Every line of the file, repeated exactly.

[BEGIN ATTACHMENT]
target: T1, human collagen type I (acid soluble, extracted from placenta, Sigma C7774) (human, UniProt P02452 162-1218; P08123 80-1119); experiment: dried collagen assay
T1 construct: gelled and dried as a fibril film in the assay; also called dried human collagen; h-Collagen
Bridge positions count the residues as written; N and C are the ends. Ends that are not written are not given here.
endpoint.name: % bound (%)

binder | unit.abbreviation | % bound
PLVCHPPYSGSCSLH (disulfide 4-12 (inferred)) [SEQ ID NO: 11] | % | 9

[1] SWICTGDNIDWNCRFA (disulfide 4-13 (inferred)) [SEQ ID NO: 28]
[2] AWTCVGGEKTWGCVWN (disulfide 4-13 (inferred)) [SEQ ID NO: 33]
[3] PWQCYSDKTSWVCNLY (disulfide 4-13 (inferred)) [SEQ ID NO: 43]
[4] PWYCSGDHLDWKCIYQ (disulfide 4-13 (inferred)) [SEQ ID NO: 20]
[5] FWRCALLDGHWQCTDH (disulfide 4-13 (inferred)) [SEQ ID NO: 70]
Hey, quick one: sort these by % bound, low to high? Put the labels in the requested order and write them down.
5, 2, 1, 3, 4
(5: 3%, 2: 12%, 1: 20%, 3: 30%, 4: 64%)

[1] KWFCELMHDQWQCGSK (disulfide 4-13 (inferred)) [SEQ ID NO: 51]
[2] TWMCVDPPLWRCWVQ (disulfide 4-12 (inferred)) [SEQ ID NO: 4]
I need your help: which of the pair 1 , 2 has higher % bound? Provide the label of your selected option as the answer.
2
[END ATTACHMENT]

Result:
target: T1, human collagen type I (acid soluble, extracted from placenta, Sigma C7774) (human, UniProt P02452 162-1218; P08123 80-1119); experiment: dried collagen assay
T1 construct: gelled and dried as a fibril film in the assay; also called dried human collagen; h-Collagen
Bridge positions count the residues as written; N and C are the ends. Ends that are not written are not given here.
endpoint.name: % bound (%)

binder | unit.abbreviation | % bound
PLVCHPPYSGSCSLH (disulfide 4-12 (inferred)) [SEQ ID NO: 11] | % | 9

[1] SWICTGDNIDWNCRFA (disulfide 4-13 (inferred)) [SEQ ID NO: 28]
[2] AWTCVGGEKTWGCVWN (disulfide 4-13 (inferred)) [SEQ ID NO: 33]
[3] PWQCYSDKTSWVCNLY (disulfide 4-13 (inferred)) [SEQ ID NO: 43]
[4] PWYCSGDHLDWKCIYQ (disulfide 4-13 (inferred)) [SEQ ID NO: 20]
[5] FWRCALLDGHWQCTDH (disulfide 4-13 (inferred)) [SEQ ID NO: 70]
Hey, quick one: sort these by % bound, low to high? Put the labels in the requested order and write them down.
5, 2, 1, 3, 4
(5: 3%, 2: 12%, 1: 20%, 3: 30%, 4: 64%)

[1] KWFCELMHDQWQCGSK (disulfide 4-13 (inferred)) [SEQ ID NO: 51]
[2] TWMCVDPPLWRCWVQ (disulfide 4-12 (inferred)) [SEQ ID NO: 4]
I need your help: which of the pair 1 , 2 has higher % bound? Provide the label of your selected option as the answer.
2